... As the 2008 election approaches, Americans have a civic duty to reassess the war in Iraq ...
The past six years have seen a plethora of book titles devoted to the Iraq war debate. While for the most part they painted a negative picture early on some, but not all recent titles draw the opposite conclusion. I was recently introduced to one such title, A Better Country: Why America was Right to Confront Iraq. Written by a member of The Greatest Generation and a Democrat, Arthur Borden’s book is not merely another polemic but an account as seen through the mind of a career lawyer who enlightens readers within the context of modern U.S. foreign policy in the region.
… Borden a graduate of Yale University and Columbia Law School guides readers through the historical events leading up to the 2003 invasion, focusing on the emotionally charged public debate while also navigating the politics, opposition, and responsibility of the U. S. to address the Iraqi regime. A Better Country reminds us that, stretching back to the presidency of Jimmy Carter and before, there had been a broad consensus over the touchstone issues of Iraq, the Middle East, and the unmentionable reality of oil – until political argument became degraded by charges of betrayal and wholesale deception … It sets the record straight on the threat of Saddam’s regime and on the U.S. decision to invade Iraq. It cuts through the confusions of the war debate, and it will help to overcome the deep and disabling divisions in America’s civic life.
With a razor-sharp legal mind, he presents the testimony of presidents, congressman, senators, and other foreign policy architects on both sides of the political spectrum, who for the last several decades acknowledged that a secure Persian Gulf region is crucial to American survival.
1. That many on the left, including the sensitized anti-Bush and anti war horde have a fixed unaccountable interest in American failure in Iraq (and Afghanistan) and that increasingly this horde has come to include many well to do, sensible and overly righteous educated types who see failure as necessary outcome to dent American pride and honor and
2. History being a sound judge proves that the U.S. is not the power hungry bloodthirsty conqueror that takes away liberty as many extremists suggest. I do not recall an America taking away any freedom or hijack resources during WWII; they fought and won on the back of sound principles. After the conflict they worked together with and rebuilt Western Europe while enemies of America took hold of the eastern part of the continent. By the 1990’s Western Europe was modern and thriving while the Eastern states were poor and driven under. It is much the same with North and South Korea. Even in Vietnam where America lost, things are on the up because they have chosen to pursue freedom at the expense of socialist ideology.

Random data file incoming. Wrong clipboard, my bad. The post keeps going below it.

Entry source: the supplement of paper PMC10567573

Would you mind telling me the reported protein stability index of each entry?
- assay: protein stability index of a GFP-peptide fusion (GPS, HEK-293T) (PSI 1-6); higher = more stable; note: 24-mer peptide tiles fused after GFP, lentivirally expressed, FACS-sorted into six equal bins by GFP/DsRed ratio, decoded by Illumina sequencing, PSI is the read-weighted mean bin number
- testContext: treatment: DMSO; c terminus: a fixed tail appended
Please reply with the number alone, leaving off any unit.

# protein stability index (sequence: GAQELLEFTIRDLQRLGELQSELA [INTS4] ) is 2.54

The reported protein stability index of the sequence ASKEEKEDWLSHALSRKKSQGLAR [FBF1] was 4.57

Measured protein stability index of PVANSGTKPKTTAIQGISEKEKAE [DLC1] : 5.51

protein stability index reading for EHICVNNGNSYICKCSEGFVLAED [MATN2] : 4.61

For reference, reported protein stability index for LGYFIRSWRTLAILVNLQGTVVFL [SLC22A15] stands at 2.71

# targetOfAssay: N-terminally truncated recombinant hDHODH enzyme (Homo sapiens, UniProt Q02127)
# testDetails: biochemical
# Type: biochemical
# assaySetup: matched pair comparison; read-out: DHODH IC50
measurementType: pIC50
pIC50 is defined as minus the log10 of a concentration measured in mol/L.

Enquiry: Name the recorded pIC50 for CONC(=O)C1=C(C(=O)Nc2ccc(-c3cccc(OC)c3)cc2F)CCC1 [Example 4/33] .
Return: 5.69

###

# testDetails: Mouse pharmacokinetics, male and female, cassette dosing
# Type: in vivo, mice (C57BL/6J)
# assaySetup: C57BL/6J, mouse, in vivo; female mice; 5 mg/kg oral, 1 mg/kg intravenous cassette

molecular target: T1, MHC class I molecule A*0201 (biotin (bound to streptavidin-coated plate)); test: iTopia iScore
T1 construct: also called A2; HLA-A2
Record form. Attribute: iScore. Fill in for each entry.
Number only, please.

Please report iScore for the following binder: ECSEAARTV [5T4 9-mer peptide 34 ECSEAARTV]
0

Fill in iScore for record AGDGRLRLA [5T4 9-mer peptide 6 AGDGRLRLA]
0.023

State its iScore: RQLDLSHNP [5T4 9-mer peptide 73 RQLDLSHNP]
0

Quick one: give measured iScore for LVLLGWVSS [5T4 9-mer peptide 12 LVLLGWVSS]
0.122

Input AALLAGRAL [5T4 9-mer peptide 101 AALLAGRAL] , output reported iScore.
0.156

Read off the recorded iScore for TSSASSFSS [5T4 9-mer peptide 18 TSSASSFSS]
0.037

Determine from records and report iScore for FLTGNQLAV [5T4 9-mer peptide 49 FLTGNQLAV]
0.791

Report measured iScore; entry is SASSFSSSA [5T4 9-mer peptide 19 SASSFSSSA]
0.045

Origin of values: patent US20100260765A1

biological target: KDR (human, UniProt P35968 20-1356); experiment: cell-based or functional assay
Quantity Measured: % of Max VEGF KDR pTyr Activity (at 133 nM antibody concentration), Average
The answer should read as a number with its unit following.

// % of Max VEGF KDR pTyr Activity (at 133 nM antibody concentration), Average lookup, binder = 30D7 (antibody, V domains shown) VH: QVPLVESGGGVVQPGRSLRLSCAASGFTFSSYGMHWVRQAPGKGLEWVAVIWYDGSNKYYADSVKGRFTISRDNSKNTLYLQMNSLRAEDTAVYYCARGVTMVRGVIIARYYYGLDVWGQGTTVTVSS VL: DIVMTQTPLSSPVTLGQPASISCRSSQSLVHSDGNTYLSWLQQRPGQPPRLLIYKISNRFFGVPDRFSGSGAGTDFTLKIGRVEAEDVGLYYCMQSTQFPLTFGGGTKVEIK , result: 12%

America only profited from these nations because it established trade and democratic governance not because it stole. America’s enemies, and in particular the Islamists can argue all they like about America being evil, in Afghanistan they were given a chance to demonstrate their wares, prove to us they can govern in a civilized manner, so what did they do? Recall woman dragged before crowds and shot. Islamists having been given a chance to validate their model ways and failed dismally, hence it is time we supported America in Iraq and Afghanistan.
In terms of historical analysis as a wartime President, Bush like Truman before him, is in line for positive reconsideration.
As both the media release and Arthur Borden outlines, “As the 2008 election approaches, Americans have a civic duty to reassess the war in Iraq.”
A Better Country: Why America was Right to Confront Iraq is necessary reading for all of us seeking not just better understanding, but also a sense of finely honed discernment about how America arrived at where she is today.